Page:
The Magical Book

When I was a second grader, my school held a fundraiser to fill some empty shelves in the school library. Rather than just asking parents for money, the school had each child select a volume from a table filled with new books, take it home and ask Mommy and Daddy to puhleeeeze buy their sweet little offspring a book. After reading their new acquisition, the child would to donate the book to the school library so it could be enjoyed by all.

As class 2-A herded past the book tables, my ADHD brain locked on to a book wearing a bright yellow dust jacket with the title in bold red letters:100 Pounds of Popcorn by Hazel Krantz.

The cover illustration closed the deal: Four kids making a huge mess while popping mass quantities of popcorn. The random messiness made those kids seem more like me, and the fun they were having made me want to be more like them.

Sold.

However, when the day arrived when we were to donate our books, it became apparent that I hadn’t been properly briefed on the etiquette of school fundraising, for I committed the mortal sin of refusing to surrender my book to the librarian.

I’d already developed somewhat of a reputation by then (in 1962, ADHD was still known as “Rotten Little Brat Syndrome”), so when I made a bit of a scene over the librarian attempting to steal my book, the case was automatically escalated to the principal’s office. I’d already spent so much time there that I wouldn’t be surprised if even today there’s a chair in the waiting area bearing a brass name plate in my memory.

When my case came up on the principal’s docket, I stated my position in clear and certain terms: It was my book. I’d chosen it from the book table with my own grubby little paws. I paid for it with cash my mother gave me to buy a book. I’d even written my name inside the cover with a red pencil (though I don’t recall if I wrote it before or after they pressed me to donate it). I loved my little book, and the librarian couldn’t have it. End of discussion.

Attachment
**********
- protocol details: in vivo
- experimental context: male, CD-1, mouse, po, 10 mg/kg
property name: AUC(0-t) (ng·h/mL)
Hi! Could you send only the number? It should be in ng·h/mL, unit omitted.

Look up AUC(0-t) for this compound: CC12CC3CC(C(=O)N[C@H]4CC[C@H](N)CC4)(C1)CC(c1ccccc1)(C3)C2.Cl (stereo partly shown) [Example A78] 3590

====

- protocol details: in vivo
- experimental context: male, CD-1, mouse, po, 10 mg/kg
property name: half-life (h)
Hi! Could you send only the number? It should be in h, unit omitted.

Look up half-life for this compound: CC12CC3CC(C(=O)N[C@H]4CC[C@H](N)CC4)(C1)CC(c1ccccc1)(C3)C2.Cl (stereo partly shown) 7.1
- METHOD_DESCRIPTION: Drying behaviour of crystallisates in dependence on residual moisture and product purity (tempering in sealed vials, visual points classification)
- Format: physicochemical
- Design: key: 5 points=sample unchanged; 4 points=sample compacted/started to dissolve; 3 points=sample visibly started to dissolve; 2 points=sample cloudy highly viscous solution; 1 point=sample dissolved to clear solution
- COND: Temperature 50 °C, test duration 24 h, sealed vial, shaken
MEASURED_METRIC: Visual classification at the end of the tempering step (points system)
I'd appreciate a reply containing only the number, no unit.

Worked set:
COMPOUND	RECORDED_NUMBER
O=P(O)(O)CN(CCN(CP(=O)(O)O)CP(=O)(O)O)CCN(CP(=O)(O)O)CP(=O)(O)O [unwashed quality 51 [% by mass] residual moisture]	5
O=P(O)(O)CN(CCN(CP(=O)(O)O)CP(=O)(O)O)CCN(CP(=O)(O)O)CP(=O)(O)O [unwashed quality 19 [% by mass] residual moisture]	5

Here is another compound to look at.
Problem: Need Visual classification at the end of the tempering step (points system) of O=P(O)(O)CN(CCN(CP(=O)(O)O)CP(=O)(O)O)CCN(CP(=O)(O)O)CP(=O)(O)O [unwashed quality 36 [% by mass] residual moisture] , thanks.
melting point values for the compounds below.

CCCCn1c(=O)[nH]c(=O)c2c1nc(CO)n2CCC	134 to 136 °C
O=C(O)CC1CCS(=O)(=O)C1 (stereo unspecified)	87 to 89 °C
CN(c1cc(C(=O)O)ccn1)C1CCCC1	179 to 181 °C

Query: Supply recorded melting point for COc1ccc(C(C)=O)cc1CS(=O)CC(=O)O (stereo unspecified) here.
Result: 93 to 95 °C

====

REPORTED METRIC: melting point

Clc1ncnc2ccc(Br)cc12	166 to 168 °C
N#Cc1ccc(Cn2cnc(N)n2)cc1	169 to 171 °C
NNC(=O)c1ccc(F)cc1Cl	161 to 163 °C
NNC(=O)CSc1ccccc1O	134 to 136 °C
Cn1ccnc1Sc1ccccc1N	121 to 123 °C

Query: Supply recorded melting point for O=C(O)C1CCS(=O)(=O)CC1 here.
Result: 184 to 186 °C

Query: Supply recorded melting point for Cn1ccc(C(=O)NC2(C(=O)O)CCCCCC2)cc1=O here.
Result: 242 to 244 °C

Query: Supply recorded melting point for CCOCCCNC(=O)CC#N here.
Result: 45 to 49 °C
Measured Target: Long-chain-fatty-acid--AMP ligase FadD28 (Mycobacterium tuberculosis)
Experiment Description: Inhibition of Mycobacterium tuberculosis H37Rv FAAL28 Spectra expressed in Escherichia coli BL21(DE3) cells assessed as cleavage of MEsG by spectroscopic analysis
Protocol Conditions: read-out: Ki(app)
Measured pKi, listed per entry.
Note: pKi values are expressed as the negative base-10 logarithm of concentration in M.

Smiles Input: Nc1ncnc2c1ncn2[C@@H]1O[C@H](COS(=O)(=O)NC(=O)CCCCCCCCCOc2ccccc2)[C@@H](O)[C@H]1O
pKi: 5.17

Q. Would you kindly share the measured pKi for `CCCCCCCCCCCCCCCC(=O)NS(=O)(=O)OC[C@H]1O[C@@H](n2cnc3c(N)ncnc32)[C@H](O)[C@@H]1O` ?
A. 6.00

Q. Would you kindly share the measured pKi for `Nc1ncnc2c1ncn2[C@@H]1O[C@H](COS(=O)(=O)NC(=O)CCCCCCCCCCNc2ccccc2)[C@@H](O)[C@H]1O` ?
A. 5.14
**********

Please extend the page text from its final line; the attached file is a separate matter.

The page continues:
The battle escalated, as such battles are wont to do. When gentle reasoning failed, the principal hinted at the possibility of eternal damnation (being a Catholic school, they  could get away with that), and when all else failed, she pulled out the biggest weapon of all: a call to my parents. That threat almost worked, but one glance at my book’s cover renewed my resolve to endure any punishment required to win my case. After the threatened call, my father grudgingly agreed to buy a second copy for the library. He later extracted the price from my hide.

What drove me to fight so stubbornly for that book?

Reading 100 Pounds of Popcorn had revolutionized my eight-year-old life. Before that book, I thought everyone in the world was just like me. I had no idea that other families were different. In the pages of 100 Pounds of Popcorn, Hazel Krantz transported my tender heart to a world very unlike the one in which I lived.

To most, the Taylor family would seem unremarkable. A father, a mother, eleven-year-old Andy and his eight-year-old sister Sally Jean. On the way home from the beach, they see a huge bag of popping corn fall from the back of a truck, and being a moral, law-abiding type Mr Taylor tries to return it to its rightful owner. The owner isn’t able to retrieve the bag before it would spoil, and offers to let the Taylors keep it if they would like. Andy sets out to start a popcorn business with the help of his kid sister and several friends, and they all learn the hard way that there’s a lot more to selling popcorn than they thought.